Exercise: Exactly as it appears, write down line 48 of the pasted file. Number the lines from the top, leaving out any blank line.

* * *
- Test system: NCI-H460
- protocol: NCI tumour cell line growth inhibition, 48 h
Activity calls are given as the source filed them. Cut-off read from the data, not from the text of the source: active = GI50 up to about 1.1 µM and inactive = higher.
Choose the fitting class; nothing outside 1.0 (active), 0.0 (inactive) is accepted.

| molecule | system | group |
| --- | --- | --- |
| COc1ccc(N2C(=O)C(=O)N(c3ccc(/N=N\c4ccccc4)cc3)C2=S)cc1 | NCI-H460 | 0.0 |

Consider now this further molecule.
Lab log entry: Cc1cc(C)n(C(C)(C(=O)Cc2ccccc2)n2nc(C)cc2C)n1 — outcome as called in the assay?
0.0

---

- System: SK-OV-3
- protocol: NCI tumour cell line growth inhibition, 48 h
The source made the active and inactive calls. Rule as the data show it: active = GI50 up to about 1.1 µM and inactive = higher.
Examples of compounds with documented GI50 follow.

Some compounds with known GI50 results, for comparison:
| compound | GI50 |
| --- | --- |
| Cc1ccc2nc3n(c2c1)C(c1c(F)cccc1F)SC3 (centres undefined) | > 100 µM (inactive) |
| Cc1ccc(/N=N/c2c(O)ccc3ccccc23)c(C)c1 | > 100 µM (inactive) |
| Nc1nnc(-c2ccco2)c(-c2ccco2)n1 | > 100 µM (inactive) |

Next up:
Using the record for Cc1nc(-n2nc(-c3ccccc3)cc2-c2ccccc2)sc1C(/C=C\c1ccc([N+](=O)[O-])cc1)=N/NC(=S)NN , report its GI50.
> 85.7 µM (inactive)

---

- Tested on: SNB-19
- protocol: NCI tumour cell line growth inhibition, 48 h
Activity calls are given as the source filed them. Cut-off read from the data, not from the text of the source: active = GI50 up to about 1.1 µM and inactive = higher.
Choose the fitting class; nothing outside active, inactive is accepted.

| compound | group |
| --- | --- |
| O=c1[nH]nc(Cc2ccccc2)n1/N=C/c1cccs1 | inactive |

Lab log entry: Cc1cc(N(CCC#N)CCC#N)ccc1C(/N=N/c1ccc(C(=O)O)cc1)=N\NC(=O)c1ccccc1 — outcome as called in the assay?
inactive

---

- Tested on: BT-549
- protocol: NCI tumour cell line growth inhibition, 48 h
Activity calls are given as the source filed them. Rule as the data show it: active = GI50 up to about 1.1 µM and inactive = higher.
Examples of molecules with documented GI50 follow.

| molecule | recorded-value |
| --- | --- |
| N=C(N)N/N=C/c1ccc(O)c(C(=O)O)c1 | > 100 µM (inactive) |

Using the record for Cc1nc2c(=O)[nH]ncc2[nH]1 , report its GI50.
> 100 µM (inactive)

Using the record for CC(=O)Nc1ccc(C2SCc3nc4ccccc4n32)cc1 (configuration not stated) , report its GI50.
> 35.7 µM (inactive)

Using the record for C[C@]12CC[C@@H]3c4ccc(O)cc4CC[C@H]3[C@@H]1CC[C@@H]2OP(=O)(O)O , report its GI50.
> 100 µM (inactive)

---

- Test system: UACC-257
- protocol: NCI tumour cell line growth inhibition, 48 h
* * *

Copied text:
> 100 µM (inactive)